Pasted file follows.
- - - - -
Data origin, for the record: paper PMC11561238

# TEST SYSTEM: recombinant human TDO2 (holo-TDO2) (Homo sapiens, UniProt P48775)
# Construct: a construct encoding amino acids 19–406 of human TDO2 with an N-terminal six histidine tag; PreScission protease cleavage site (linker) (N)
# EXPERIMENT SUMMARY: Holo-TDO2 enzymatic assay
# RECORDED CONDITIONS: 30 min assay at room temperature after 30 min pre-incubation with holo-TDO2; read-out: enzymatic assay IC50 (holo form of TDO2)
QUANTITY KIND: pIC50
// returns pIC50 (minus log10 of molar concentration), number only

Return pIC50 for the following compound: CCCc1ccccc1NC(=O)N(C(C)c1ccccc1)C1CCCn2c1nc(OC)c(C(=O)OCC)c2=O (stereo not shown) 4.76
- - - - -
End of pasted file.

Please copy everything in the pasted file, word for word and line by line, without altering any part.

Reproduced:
Data origin, for the record: paper PMC11561238

# TEST SYSTEM: recombinant human TDO2 (holo-TDO2) (Homo sapiens, UniProt P48775)
# Construct: a construct encoding amino acids 19–406 of human TDO2 with an N-terminal six histidine tag; PreScission protease cleavage site (linker) (N)
# EXPERIMENT SUMMARY: Holo-TDO2 enzymatic assay
# RECORDED CONDITIONS: 30 min assay at room temperature after 30 min pre-incubation with holo-TDO2; read-out: enzymatic assay IC50 (holo form of TDO2)
QUANTITY KIND: pIC50
// returns pIC50 (minus log10 of molar concentration), number only

Return pIC50 for the following compound: CCCc1ccccc1NC(=O)N(C(C)c1ccccc1)C1CCCn2c1nc(OC)c(C(=O)OCC)c2=O (stereo not shown) 4.76